The lesson to be learned from the experiences of the early Showa Period is that removal of the "cancer of the business community" (nonperforming loans) played a pivotal role in eradicating deflation. Here I would like to confirm the mechanism by which the "cancer of the business community" caused deflation.
The deflation of the 1920s is believed to have been a classic case of "debt deflation." First, comprehensive treatment of the "cancer of the business community" is neglected, and depositors who become anxious about the creditworthiness of banks rush to withdraw their deposits. Banks, for their part, have no choice but to recover their loans to meet such withdrawal demands. Borrower firms start dumping their assets and merchandise to repay their loans. As a result, the prices of assets and goods plunge, triggering deflation. Deflation leads to an increase in debt burdens in real terms, further tightening the noose around banks and companies that are in negative net worth and accelerating the dumping. Debt deflation is when deflation and excessive debts creates a vicious circle causing the situation to worsen.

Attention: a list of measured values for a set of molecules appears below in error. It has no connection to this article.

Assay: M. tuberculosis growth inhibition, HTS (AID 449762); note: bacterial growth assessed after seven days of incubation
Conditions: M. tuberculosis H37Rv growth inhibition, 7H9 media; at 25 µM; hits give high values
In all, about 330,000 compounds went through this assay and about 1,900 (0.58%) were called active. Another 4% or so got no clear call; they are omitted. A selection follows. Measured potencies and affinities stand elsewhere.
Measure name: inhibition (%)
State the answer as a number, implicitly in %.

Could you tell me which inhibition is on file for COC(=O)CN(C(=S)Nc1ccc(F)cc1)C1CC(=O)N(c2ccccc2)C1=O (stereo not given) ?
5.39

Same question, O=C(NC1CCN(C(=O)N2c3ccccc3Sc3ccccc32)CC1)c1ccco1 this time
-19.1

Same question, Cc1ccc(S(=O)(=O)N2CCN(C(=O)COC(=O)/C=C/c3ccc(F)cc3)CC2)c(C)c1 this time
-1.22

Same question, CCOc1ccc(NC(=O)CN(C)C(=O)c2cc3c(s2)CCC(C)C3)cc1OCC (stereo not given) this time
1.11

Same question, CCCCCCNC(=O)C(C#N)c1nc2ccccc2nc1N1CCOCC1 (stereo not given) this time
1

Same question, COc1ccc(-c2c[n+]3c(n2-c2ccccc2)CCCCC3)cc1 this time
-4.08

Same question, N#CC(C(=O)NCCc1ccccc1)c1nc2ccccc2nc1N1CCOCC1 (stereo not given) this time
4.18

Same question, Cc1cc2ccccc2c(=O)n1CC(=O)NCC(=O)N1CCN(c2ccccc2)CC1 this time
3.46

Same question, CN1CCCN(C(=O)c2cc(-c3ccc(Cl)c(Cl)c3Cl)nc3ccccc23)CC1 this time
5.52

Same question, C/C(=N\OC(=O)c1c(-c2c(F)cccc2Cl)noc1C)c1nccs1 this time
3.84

What about the ongoing deflation that began around the latter half of the 1990s?
A unique characteristic of present-day Japan is the zero interest rate - a situation where the nominal interest rate is virtually zero percent. There has never before, in any time or place, been a country where the nominal interest rate has remained at zero percent for more than five years. The BOJ introduced this zero interest rate policy in 1999, but in fact the interest rate has been standing at virtually zero percent since the mid-1990s. When measured by the GDP deflator, a comprehensive price index, deflation can be seen to have begun in the mid-1990s, so the time that deflation started coincides with the period when the nominal interest rate fell to zero percent.